The British television drama Call the Midwife has been critically acclaimed since its first season aired in 2012. I only discovered it a week or so and have been utterly entranced. In particular, the cast is predominately female, a rarity even for the current day. The series shows us life where men are the minor characters, though even behind the scenes they still tend to pull the strings. Gushy dialogues exclusively about men are fortunately few and far between. These women work too hard for frivolity of any sort.
As the series begins, a young midwife, Jenny Lee, takes a new job in poverty-ridden East London. She is assigned to an Anglican Religious Order, a convent of nuns who prepare women for childbirth and deliver babies when the time is ready. Living in a strictly religious setting is new for Jenny, and somewhat unsettling. Like many in her time, she is well-versed in the particulars and language of Christianity, but is wrestling with the idea.
The conclusion of one episode concerns the faith journey of the main character. Each ends with a voiceover of an old woman, Jenny, now much older and wiser. In one such summation, she concedes that while she might not have understood fully what faith is, she could at least grasp the concept of love. A richer comprehension of what faith offers awaits those who seek it, but its lowest common denominator is love.
I might well say the same for 21st Century America. I know many who practice the religion of unselfish love for others. Many work in helping professions. Others wrestle with ideas and solutions to perplexing problems. With time, they may develop a more enriched spiritual life. What some ascribe to God, others credit to wisdom.
When I wrote a few weeks back about the divide between Atheism and Religion, a reader noted in the comment section that his completely nonreligious upbringing had pushed him away from God, but in time he reached a greater understanding. Faith of any sort changes over time and where we end up at any one point may astound us. Writers often go through phases. T.S. Eliot grew increasingly religious as he aged. His late period works are very different than the early poems many have memorized.
As the story goes, the deeply religious Malcolm X was approached by a young black woman at an event.
“I want to believe you,” she said, “but you scare me.”
With a grin, Malcolm replied, “You will someday, sister.”
Call the Midwife does make the odd political statement. In the pre-birth control era, a woman has produced an astounding eight children and is pregnant with a ninth. She’s resorted to superstition and old wives’ tales to prevent pregnancy, each of which has failed in dramatic fashion. But at a time before hard science and the birth control pill, her options are frustratingly limited. It’s difficult now to imagine a time before the prevalence of effective birth control.
In despair, she begs a doctor to have her tubes tied, but he is hesitant to perform the surgery. Pitifully poor, she relies upon the National Health Service to subsidize contraception, but it will not. Americans tend to look to the UK as an example of efficient, truly socialized health care. While much is to like, here we see that the latest Obamacare controversy over birth control is not a new one.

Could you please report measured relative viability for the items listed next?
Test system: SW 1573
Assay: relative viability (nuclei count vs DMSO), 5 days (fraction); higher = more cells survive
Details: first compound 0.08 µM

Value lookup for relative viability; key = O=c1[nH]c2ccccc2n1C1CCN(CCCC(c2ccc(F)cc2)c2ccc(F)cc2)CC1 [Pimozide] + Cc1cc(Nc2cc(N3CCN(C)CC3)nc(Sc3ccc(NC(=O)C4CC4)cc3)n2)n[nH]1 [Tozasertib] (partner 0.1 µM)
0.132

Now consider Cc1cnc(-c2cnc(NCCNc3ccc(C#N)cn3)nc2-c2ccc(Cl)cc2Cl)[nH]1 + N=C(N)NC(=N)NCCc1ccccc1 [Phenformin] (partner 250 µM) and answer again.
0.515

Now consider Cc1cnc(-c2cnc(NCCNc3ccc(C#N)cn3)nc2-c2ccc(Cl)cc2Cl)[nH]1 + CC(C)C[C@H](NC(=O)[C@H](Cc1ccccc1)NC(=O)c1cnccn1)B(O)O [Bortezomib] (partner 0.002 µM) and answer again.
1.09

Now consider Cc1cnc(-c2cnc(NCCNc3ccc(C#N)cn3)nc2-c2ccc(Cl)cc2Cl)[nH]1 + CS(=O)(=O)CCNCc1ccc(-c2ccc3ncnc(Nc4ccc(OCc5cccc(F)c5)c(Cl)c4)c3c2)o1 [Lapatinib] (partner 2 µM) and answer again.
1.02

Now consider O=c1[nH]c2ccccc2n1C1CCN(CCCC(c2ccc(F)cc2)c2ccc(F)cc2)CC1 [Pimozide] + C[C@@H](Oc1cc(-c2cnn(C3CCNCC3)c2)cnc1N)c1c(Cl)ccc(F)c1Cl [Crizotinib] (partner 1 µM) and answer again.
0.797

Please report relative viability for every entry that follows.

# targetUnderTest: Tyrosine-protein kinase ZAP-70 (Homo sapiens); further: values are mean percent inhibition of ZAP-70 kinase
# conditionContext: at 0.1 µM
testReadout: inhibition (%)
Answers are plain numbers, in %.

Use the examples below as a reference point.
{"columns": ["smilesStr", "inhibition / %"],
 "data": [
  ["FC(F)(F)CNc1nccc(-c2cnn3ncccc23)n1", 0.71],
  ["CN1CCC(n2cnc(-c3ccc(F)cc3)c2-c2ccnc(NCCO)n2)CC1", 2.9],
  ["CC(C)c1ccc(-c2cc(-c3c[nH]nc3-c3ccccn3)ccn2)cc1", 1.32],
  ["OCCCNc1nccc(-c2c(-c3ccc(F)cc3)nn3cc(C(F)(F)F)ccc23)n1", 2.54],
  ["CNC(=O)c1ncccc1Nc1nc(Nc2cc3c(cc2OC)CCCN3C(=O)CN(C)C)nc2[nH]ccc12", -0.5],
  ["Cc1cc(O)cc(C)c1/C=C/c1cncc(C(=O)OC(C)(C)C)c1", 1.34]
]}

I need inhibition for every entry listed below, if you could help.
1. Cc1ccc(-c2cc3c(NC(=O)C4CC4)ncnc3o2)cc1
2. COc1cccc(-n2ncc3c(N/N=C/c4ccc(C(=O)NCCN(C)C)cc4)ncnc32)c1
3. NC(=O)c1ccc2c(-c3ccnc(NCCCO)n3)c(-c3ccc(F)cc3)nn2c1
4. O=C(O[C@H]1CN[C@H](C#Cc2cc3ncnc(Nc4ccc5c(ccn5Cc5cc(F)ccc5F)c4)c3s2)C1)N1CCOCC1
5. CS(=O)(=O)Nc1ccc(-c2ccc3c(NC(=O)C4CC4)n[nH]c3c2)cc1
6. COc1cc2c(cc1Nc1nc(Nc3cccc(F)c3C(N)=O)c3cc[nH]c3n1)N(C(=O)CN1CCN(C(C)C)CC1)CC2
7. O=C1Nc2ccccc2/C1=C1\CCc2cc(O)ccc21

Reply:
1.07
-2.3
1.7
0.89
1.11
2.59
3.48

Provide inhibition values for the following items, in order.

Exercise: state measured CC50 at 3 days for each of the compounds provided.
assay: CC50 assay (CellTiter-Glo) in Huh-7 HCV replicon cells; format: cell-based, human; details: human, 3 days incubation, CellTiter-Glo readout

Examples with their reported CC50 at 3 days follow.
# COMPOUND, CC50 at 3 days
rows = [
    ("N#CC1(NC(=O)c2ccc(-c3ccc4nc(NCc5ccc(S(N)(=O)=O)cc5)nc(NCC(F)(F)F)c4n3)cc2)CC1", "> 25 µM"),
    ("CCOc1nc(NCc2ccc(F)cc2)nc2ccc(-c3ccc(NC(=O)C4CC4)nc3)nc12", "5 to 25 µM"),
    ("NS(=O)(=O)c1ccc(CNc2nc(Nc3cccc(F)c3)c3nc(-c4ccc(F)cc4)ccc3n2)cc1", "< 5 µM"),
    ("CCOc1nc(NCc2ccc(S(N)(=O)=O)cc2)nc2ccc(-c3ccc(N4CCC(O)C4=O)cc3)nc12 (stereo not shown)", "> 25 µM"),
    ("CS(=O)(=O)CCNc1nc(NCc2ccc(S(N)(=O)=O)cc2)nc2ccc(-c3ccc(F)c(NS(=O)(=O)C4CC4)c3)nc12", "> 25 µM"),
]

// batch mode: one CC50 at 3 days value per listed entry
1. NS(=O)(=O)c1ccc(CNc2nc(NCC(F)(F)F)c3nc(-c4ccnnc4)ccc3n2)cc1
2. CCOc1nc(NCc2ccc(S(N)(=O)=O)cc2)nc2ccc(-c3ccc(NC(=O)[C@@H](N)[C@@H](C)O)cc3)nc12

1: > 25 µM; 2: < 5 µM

The nuns have recognized over years of service that real life application and wishful thinking theology are two very different things. Indeed, one hears no platitudes about baby killing. They’ve seen too many women without the financial means of feeding their vast brood. They’ve observed babies in their crib being attacked by rats. Being fruitful and multiplying in a vastly different context, an urbanized society, has decidedly harsher consequences.
I will say this for the series. If we do think aversion therapy is effective, high schools should stop forcing young women to carry simulated babies with them. They should show them this show instead. If I were a woman, this show would cure me of any desire whatsoever to procreate. The process itself is frightening enough, but the added risk of birth defects and unforeseen consequences adds additional terror. Our inborn, biological desire to continue the human race must be powerful.
I’ve never felt that the agony of childbirth was a punishment from God. Whoever wrote those words and formed that concept was trying to explain what many saw as unfair and petty. Over the course of human history, many women have died, or have experienced agonizing labor that persists for days, not hours. The story of the Garden of Eden has, to me, always been more symbolic than literal. Any answer is better than none, for many.
And in that spirit, let us recognize that what we do not know still outweighs what we do. One year red wine is lauded as healthy, the next it is to be removed from everyone’s diet. 6 out of 10 doctors prefer Chesterfield cigarettes over any other brand. And in the meantime, God is mystery and love. Even true believers harbor doubts and are blind to their own imagined sagacity. True knowledge is a question of rolling with the punches, not digging in for a siege.